June 17, 2009
American Center for Physics
College Park, MD
Speaker: Nikolai Shaposhnikov, NASA Goddard Space Flight Center
Time and Location: Talk starts at 1:00 pm with Q&A to follow. It will be held in one of the first floor conference rooms at the American Center for Physics, One Physics Ellipse, College Park, MD. This is located off River Road, between Kenilworth Ave. and Paint Branch Parkway.
Abstract: I will discuss the latest results on the study of the correlations between spectral and timing properties observed from Galactic Black Hole (BH) sources. I will present the observational picture in terms of transitions between different BH states. Then I plan to describe a physical scenario, which provides a viable explanation for the observed X-ray emission and variability properties and their evolution. Our model is based on the interplay between different types of Comptonization processes in the innermost parts of the accretion flow. Based on our analysis we developed a BH mass measurement method and applied it to a set of Galactic X-ray binaries. I will report on our latest results. We also propose a simple observational signature of BH, which provides a direct test for the presence of a BH horizon, i.e. based on the possible nature of the object as a BH.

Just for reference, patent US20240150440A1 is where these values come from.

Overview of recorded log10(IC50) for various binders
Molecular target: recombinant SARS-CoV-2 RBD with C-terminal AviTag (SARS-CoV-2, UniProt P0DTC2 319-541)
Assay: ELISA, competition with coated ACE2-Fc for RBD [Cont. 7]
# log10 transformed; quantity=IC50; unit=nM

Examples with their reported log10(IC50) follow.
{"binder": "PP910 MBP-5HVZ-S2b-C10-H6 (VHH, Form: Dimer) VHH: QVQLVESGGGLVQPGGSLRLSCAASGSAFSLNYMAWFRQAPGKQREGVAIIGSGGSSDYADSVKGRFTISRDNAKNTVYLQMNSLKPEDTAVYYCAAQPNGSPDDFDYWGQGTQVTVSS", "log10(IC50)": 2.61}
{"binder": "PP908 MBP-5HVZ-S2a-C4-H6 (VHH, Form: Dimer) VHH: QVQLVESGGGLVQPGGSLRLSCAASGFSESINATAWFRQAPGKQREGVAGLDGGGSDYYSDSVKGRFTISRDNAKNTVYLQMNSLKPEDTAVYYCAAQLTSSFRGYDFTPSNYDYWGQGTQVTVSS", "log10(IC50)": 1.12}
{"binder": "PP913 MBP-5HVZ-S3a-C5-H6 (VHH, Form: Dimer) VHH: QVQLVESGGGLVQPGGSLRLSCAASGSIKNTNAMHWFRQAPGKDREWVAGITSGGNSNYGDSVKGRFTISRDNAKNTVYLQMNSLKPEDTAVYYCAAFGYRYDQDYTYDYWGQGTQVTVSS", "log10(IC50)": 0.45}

Biography: Dr. Nikolai Shaposhnikov received a Bachelor and Master degrees in Applied Physics and Mathematics (Moscow Institute of Physics and Technology, MIPT) in 1994 and 1996 respectively, and obtained a PhD degree in Computational Astrophysics in 2004 from George Mason University. He is now a Research Associate in Goddard Space Flight Center working with the Rossi X-ray Timing Explorer (RXTE) team. His main scientific interests lie in the area of accreting neutron stars and black holes and the physical processes governing accretion onto compact objects. He is contributing to theoretical research concerning the formation of the energy and timing spectra observed from black holes and neutron stars. In parallel, he is actively involved in the analysis of X-ray data from Galactic X-ray binaries.